I am a bit new to OCaml. I want to implement product construction algorithm for automata in ocaml. I am confused how to represent automata in ocaml. Can someone help me?
A clean representation for a finite deterministic automaton would be:
type ('state,'letter) automaton = {
initial : 'state ;
final : 'state > bool ;
transition : 'letter > 'state > 'state ;
}
For instance, an automaton which determines whether a word contains an odd number of 'a'
could be represented as such:
let odd = {
initial = `even ;
final = (function `odd > true  _ > false) ;
transition = (function
 'a' > (function `even > `odd  `odd > `even)
 _ > (fun state > state))
}
Another example is an automation which accepts onlythe string "bbb"
(yes, these are taken from this online handout) :
let bbb = {
initial = `b0 ;
final = (function `b3 > true  _ > false) ;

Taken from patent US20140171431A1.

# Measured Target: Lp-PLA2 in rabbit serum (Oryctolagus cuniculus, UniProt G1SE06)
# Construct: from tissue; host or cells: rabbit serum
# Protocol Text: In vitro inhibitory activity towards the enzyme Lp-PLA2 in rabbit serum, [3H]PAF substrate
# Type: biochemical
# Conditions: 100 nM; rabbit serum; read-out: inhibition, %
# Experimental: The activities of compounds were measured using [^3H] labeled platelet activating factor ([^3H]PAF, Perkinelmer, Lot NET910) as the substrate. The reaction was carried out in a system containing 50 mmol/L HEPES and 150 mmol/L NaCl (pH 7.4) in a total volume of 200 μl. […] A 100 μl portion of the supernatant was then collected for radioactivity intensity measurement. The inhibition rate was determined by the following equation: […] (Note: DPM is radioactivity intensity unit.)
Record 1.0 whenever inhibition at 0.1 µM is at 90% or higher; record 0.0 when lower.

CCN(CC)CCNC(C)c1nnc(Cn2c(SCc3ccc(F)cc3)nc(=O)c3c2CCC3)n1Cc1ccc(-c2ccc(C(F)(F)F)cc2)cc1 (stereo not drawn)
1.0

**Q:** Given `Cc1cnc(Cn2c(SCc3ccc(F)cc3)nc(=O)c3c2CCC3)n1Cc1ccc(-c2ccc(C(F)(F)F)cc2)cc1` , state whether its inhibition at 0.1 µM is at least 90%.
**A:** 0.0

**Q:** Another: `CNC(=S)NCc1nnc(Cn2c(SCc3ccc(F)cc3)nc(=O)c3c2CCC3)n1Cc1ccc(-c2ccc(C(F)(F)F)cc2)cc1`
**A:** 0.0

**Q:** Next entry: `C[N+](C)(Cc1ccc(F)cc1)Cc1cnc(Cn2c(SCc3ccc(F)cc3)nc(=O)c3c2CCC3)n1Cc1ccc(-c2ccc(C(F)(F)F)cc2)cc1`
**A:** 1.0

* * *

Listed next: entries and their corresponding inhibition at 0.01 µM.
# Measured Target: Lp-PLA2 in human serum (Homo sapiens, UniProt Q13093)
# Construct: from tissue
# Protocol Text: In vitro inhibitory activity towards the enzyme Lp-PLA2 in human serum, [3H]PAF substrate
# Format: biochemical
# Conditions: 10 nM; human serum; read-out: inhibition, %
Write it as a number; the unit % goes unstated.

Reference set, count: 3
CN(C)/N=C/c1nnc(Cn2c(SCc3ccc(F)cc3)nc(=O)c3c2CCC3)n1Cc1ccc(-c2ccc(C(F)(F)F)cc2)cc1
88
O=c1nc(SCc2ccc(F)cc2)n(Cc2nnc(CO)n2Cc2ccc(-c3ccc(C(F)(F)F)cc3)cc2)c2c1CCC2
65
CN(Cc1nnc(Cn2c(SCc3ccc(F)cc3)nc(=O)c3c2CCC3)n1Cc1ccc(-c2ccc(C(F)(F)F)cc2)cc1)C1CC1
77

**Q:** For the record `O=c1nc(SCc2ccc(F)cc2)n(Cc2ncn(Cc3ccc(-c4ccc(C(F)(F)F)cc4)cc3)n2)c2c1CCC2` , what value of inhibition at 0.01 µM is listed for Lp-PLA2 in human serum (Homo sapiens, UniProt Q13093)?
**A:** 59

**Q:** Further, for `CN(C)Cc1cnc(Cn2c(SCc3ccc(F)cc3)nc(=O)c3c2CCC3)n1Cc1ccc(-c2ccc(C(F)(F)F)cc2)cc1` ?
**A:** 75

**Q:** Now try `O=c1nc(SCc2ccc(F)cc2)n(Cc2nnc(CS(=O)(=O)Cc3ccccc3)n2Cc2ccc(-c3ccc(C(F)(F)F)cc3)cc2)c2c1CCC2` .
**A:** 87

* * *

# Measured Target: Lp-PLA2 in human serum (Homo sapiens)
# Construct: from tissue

transition = (function
 'b' > (function `b0 > `b1  `b1 > `b2  `b2 > `b3  _ > `fail)
 _ > (fun _ > `fail))
}
Automaton product is described mathematically as using the cartesian product of the state sets as the new sets, and the natural extensions of the final and transition functions over that set:
let product a b = {
initial = (a.initial, b.initial) ;
final = (fun (x,y) > a.final x && b.final y) ;
transition = (fun c (x,y) > (a.transition c x, b.transition c y)
}
This product automaton computes the intersection of two languages. You can also use 
in lieu of &&
to implement the union of two languages.


with such a definition, how do you compute the number of states of a given automaton ? – D K Apr 1 '14 at 18:26